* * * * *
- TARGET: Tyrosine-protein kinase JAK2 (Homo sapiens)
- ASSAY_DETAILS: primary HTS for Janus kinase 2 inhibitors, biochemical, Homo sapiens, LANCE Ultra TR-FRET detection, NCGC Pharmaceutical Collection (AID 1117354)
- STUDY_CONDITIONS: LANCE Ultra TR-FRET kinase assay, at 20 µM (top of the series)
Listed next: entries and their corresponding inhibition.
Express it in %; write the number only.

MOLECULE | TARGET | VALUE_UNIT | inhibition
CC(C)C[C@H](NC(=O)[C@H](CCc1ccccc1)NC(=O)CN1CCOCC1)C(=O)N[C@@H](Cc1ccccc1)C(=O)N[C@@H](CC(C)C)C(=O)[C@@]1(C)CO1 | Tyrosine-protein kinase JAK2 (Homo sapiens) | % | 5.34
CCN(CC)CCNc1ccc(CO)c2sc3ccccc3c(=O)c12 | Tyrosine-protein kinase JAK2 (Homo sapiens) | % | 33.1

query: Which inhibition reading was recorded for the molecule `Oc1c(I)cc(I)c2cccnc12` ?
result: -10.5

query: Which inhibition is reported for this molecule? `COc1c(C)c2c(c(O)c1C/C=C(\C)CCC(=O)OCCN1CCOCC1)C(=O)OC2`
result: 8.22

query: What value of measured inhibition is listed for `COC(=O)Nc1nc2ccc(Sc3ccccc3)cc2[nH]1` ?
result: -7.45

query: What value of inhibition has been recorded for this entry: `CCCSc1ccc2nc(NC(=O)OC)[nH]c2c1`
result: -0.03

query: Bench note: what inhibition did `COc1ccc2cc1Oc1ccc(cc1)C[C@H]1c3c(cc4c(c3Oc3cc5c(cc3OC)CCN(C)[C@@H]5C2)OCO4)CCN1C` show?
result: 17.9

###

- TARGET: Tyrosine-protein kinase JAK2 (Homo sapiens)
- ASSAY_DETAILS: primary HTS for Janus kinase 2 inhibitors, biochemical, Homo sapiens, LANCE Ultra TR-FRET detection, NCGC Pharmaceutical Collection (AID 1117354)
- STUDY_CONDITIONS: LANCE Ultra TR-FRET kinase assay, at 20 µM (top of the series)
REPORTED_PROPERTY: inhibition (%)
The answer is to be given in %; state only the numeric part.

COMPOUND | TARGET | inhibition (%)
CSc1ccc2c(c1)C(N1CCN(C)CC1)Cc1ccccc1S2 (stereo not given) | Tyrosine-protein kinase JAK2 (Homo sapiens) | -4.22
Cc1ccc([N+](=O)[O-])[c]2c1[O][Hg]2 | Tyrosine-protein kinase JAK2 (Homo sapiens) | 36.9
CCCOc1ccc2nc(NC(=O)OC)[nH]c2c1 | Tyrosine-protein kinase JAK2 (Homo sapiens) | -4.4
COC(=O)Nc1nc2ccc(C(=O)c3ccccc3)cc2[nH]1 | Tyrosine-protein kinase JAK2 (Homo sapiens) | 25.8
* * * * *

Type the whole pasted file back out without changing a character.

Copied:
- TARGET: Tyrosine-protein kinase JAK2 (Homo sapiens)
- ASSAY_DETAILS: primary HTS for Janus kinase 2 inhibitors, biochemical, Homo sapiens, LANCE Ultra TR-FRET detection, NCGC Pharmaceutical Collection (AID 1117354)
- STUDY_CONDITIONS: LANCE Ultra TR-FRET kinase assay, at 20 µM (top of the series)
Listed next: entries and their corresponding inhibition.
Express it in %; write the number only.

MOLECULE | TARGET | VALUE_UNIT | inhibition
CC(C)C[C@H](NC(=O)[C@H](CCc1ccccc1)NC(=O)CN1CCOCC1)C(=O)N[C@@H](Cc1ccccc1)C(=O)N[C@@H](CC(C)C)C(=O)[C@@]1(C)CO1 | Tyrosine-protein kinase JAK2 (Homo sapiens) | % | 5.34
CCN(CC)CCNc1ccc(CO)c2sc3ccccc3c(=O)c12 | Tyrosine-protein kinase JAK2 (Homo sapiens) | % | 33.1

query: Which inhibition reading was recorded for the molecule `Oc1c(I)cc(I)c2cccnc12` ?
result: -10.5

query: Which inhibition is reported for this molecule? `COc1c(C)c2c(c(O)c1C/C=C(\C)CCC(=O)OCCN1CCOCC1)C(=O)OC2`
result: 8.22

query: What value of measured inhibition is listed for `COC(=O)Nc1nc2ccc(Sc3ccccc3)cc2[nH]1` ?
result: -7.45

query: What value of inhibition has been recorded for this entry: `CCCSc1ccc2nc(NC(=O)OC)[nH]c2c1`
result: -0.03

query: Bench note: what inhibition did `COc1ccc2cc1Oc1ccc(cc1)C[C@H]1c3c(cc4c(c3Oc3cc5c(cc3OC)CCN(C)[C@@H]5C2)OCO4)CCN1C` show?
result: 17.9

###

- TARGET: Tyrosine-protein kinase JAK2 (Homo sapiens)
- ASSAY_DETAILS: primary HTS for Janus kinase 2 inhibitors, biochemical, Homo sapiens, LANCE Ultra TR-FRET detection, NCGC Pharmaceutical Collection (AID 1117354)
- STUDY_CONDITIONS: LANCE Ultra TR-FRET kinase assay, at 20 µM (top of the series)
REPORTED_PROPERTY: inhibition (%)
The answer is to be given in %; state only the numeric part.

COMPOUND | TARGET | inhibition (%)
CSc1ccc2c(c1)C(N1CCN(C)CC1)Cc1ccccc1S2 (stereo not given) | Tyrosine-protein kinase JAK2 (Homo sapiens) | -4.22
Cc1ccc([N+](=O)[O-])[c]2c1[O][Hg]2 | Tyrosine-protein kinase JAK2 (Homo sapiens) | 36.9
CCCOc1ccc2nc(NC(=O)OC)[nH]c2c1 | Tyrosine-protein kinase JAK2 (Homo sapiens) | -4.4
COC(=O)Nc1nc2ccc(C(=O)c3ccccc3)cc2[nH]1 | Tyrosine-protein kinase JAK2 (Homo sapiens) | 25.8